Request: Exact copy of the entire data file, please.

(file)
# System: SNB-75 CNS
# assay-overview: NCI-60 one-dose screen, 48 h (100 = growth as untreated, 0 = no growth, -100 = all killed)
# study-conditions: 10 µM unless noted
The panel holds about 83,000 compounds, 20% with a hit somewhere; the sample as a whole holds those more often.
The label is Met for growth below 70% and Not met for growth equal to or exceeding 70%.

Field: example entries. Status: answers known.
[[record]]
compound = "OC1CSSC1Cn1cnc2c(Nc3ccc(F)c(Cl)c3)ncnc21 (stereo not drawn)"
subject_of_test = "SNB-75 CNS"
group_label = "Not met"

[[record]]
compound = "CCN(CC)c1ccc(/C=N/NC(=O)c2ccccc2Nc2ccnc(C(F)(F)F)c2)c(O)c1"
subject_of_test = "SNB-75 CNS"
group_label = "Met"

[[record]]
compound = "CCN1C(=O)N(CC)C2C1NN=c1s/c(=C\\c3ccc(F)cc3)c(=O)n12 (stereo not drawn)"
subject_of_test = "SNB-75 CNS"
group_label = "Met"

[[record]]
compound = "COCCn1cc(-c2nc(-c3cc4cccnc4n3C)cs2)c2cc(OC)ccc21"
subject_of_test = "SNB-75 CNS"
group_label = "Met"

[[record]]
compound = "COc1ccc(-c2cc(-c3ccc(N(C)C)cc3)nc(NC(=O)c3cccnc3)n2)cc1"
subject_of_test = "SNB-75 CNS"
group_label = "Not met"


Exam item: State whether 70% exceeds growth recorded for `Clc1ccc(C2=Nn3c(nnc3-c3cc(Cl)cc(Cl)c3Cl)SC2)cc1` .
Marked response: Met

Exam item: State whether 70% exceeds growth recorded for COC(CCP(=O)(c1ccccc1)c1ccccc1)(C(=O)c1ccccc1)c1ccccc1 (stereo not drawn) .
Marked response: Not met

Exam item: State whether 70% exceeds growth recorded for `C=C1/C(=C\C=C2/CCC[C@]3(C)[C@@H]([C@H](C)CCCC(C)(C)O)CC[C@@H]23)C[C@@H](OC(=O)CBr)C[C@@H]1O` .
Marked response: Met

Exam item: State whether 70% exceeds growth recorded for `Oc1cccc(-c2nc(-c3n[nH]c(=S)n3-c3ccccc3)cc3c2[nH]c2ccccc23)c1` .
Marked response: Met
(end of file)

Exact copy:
# System: SNB-75 CNS
# assay-overview: NCI-60 one-dose screen, 48 h (100 = growth as untreated, 0 = no growth, -100 = all killed)
# study-conditions: 10 µM unless noted
The panel holds about 83,000 compounds, 20% with a hit somewhere; the sample as a whole holds those more often.
The label is Met for growth below 70% and Not met for growth equal to or exceeding 70%.

Field: example entries. Status: answers known.
[[record]]
compound = "OC1CSSC1Cn1cnc2c(Nc3ccc(F)c(Cl)c3)ncnc21 (stereo not drawn)"
subject_of_test = "SNB-75 CNS"
group_label = "Not met"

[[record]]
compound = "CCN(CC)c1ccc(/C=N/NC(=O)c2ccccc2Nc2ccnc(C(F)(F)F)c2)c(O)c1"
subject_of_test = "SNB-75 CNS"
group_label = "Met"

[[record]]
compound = "CCN1C(=O)N(CC)C2C1NN=c1s/c(=C\\c3ccc(F)cc3)c(=O)n12 (stereo not drawn)"
subject_of_test = "SNB-75 CNS"
group_label = "Met"

[[record]]
compound = "COCCn1cc(-c2nc(-c3cc4cccnc4n3C)cs2)c2cc(OC)ccc21"
subject_of_test = "SNB-75 CNS"
group_label = "Met"

[[record]]
compound = "COc1ccc(-c2cc(-c3ccc(N(C)C)cc3)nc(NC(=O)c3cccnc3)n2)cc1"
subject_of_test = "SNB-75 CNS"
group_label = "Not met"


Exam item: State whether 70% exceeds growth recorded for `Clc1ccc(C2=Nn3c(nnc3-c3cc(Cl)cc(Cl)c3Cl)SC2)cc1` .
Marked response: Met

Exam item: State whether 70% exceeds growth recorded for COC(CCP(=O)(c1ccccc1)c1ccccc1)(C(=O)c1ccccc1)c1ccccc1 (stereo not drawn) .
Marked response: Not met

Exam item: State whether 70% exceeds growth recorded for `C=C1/C(=C\C=C2/CCC[C@]3(C)[C@@H]([C@H](C)CCCC(C)(C)O)CC[C@@H]23)C[C@@H](OC(=O)CBr)C[C@@H]1O` .
Marked response: Met

Exam item: State whether 70% exceeds growth recorded for `Oc1cccc(-c2nc(-c3n[nH]c(=S)n3-c3ccccc3)cc3c2[nH]c2ccccc23)c1` .
Marked response: Met